Octopus Energy turns first profit since launch in 2015

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Octopus Energy has delivered its first annual profit since launching in 2015 following several years of rapid growth that has made it the UK’s second-largest household energy supplier. 

The London-based company made a £283mn pre-tax profit in the year ending on April 30, 2023 following a £165.7mn loss in 2022.

The profit was built on a tripling of revenues that rose to £12.5bn due to higher gas and electricity prices and a growth in customer numbers. 

As well as its retail arm, the private company owns and develops wind farms and solar farms. It also licences its Kraken technology to rivals, which use it to manage customer accounts. 

Greg Jackson, founder and chief executive, said the company had “continued to build momentum this year” and he was “proud of the way our team has tirelessly supported customers”. 

Turning a profit is a milestone for Octopus, which is among several firms that set up in the UK over the past decade to challenge dominant suppliers such as British Gas and EDF. 

Octopus consolidated its position during the energy crisis starting in late 2021, scooping up customers from rivals that collapsed under the strain of surging wholesale gas prices. 

Those included 1.5mn customers left behind by one its largest competitors, Bulb, which the company took on under a government process that has triggered accusations of unfairness from rivals.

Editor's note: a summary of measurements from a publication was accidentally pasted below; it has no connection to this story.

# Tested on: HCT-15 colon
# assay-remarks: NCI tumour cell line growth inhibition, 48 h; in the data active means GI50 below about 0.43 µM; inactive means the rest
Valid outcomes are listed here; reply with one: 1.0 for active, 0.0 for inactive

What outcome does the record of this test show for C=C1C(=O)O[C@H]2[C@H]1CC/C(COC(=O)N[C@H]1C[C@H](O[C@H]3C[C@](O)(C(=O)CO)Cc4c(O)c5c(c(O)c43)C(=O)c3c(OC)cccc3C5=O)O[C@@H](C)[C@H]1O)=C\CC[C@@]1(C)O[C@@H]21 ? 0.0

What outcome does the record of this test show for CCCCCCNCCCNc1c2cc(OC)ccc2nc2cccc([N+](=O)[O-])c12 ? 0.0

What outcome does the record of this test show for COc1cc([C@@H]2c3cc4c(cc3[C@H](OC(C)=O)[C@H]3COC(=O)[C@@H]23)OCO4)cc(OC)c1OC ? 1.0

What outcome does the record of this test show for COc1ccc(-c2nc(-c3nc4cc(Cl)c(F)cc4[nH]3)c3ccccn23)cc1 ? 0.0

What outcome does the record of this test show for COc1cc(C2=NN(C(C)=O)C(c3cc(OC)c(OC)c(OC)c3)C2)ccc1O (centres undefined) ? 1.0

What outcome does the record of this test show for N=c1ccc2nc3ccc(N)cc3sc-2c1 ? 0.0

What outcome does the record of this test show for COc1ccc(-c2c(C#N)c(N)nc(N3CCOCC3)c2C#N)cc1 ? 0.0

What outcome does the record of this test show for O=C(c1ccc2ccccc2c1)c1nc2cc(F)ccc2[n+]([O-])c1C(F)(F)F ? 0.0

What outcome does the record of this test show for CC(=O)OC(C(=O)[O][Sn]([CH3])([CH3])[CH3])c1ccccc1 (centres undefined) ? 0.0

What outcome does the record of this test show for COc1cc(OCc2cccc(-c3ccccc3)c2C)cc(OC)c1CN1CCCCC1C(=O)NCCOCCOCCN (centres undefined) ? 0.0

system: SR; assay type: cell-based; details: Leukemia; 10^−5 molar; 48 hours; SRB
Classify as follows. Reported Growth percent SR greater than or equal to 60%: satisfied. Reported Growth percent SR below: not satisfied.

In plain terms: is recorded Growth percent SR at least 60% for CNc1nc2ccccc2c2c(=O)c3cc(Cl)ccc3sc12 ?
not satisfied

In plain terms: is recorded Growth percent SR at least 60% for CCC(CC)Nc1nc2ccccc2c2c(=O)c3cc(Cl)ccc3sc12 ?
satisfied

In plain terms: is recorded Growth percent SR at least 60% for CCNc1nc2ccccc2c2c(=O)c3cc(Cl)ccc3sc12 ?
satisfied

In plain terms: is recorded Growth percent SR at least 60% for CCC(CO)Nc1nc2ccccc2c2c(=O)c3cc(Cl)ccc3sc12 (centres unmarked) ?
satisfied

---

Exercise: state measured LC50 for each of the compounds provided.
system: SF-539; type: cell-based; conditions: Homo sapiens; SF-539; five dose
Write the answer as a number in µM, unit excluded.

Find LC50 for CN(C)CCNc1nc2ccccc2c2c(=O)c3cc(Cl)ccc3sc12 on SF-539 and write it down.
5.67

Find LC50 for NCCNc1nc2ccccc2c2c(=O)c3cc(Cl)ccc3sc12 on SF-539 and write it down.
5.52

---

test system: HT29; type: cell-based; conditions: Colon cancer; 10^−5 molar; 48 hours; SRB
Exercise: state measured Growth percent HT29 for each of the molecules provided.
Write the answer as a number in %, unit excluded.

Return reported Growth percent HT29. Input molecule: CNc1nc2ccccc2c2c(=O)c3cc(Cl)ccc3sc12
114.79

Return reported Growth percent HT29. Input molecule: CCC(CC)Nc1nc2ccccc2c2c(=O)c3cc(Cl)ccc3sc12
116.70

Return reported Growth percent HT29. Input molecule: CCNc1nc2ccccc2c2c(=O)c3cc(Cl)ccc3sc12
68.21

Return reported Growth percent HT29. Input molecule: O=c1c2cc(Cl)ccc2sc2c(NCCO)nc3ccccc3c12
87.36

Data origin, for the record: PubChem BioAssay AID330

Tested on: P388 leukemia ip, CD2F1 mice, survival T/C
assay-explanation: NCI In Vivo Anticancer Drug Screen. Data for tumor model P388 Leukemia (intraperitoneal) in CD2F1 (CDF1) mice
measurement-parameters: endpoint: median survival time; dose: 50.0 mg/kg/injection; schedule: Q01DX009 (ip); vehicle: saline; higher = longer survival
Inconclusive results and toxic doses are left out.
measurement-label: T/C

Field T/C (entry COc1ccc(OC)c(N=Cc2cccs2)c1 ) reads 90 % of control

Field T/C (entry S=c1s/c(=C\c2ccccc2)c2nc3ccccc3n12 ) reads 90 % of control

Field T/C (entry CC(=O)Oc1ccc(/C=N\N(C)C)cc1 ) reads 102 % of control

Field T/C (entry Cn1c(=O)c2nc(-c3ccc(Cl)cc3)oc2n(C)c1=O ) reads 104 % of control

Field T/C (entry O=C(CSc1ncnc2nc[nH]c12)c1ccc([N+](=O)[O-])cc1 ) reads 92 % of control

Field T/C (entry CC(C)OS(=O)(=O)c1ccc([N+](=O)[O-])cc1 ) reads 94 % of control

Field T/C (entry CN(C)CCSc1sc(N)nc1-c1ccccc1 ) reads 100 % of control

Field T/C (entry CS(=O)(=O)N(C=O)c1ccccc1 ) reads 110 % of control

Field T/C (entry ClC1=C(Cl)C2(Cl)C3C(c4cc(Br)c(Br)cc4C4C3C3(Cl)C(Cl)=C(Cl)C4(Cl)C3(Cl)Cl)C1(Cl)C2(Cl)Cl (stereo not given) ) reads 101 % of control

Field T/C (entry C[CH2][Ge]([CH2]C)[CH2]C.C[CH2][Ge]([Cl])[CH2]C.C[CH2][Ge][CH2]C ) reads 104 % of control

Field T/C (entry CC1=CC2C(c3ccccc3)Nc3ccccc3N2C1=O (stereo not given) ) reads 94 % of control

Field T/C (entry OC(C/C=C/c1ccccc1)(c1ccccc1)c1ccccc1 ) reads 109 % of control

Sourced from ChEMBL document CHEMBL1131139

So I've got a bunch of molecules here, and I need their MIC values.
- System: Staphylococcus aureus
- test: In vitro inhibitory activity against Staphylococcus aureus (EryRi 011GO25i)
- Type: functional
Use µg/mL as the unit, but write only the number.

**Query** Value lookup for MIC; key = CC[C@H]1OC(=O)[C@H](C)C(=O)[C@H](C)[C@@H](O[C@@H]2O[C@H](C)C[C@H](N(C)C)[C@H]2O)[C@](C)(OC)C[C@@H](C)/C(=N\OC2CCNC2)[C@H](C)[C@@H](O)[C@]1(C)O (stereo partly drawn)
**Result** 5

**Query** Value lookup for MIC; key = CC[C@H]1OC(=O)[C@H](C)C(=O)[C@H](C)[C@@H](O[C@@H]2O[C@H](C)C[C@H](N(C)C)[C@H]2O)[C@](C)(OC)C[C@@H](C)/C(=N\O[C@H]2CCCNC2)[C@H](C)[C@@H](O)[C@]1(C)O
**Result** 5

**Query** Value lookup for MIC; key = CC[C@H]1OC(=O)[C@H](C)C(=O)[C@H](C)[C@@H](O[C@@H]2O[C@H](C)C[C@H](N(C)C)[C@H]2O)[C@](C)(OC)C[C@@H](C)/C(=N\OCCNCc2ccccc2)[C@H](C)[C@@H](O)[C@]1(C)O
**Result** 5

Octopus now has 7.7mn customers compared with 3.4mn in the year to the end of April 2022. Roughly 900,000 of those are outside of the UK, while its Kraken platform is contracted to serve 54mn accounts globally.  

Jackson told the Financial Times in October it was a “choice for us when we choose to deliver a profit”, and the company would be “investing in growth for a long time to come”. 

“We are on track for what really matters to us, which is building a global business in electrification,” he said at the time.  

UK energy retailers finances are under tougher scrutiny from Ofgem, the energy regulator, which plans to impose new capital buffer requirements from March 2025 to prevent a repeat of the market disruption in 2021 and 2022. 

In December, Octopus raised $800mn from its investors, including Canada Pension Plan Investment Board, in a fundraising round valuing the company at almost $8bn, up from $4.6bn in 2021. 

Stuart Jackson, the company’s finance chief, said the group was “financially robust” and could “continue to invest in lower prices, international growth, and critical innovation”.

This article has been amended after publication to correct the name of Octopus’s finance officer

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